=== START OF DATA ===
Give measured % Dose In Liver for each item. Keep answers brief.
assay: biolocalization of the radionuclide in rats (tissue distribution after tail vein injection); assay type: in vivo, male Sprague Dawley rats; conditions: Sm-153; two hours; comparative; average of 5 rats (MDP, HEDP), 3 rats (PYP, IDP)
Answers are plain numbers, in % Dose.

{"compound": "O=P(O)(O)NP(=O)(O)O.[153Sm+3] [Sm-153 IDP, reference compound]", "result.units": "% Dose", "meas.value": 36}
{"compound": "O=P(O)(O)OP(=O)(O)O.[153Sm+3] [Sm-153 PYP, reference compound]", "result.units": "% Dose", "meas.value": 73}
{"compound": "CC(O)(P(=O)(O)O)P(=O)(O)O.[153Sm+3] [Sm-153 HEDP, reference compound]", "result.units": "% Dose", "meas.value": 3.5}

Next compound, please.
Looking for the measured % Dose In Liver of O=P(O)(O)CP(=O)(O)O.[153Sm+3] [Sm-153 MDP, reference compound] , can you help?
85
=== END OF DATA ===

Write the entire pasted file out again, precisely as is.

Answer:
Give measured % Dose In Liver for each item. Keep answers brief.
assay: biolocalization of the radionuclide in rats (tissue distribution after tail vein injection); assay type: in vivo, male Sprague Dawley rats; conditions: Sm-153; two hours; comparative; average of 5 rats (MDP, HEDP), 3 rats (PYP, IDP)
Answers are plain numbers, in % Dose.

{"compound": "O=P(O)(O)NP(=O)(O)O.[153Sm+3] [Sm-153 IDP, reference compound]", "result.units": "% Dose", "meas.value": 36}
{"compound": "O=P(O)(O)OP(=O)(O)O.[153Sm+3] [Sm-153 PYP, reference compound]", "result.units": "% Dose", "meas.value": 73}
{"compound": "CC(O)(P(=O)(O)O)P(=O)(O)O.[153Sm+3] [Sm-153 HEDP, reference compound]", "result.units": "% Dose", "meas.value": 3.5}

Next compound, please.
Looking for the measured % Dose In Liver of O=P(O)(O)CP(=O)(O)O.[153Sm+3] [Sm-153 MDP, reference compound] , can you help?
85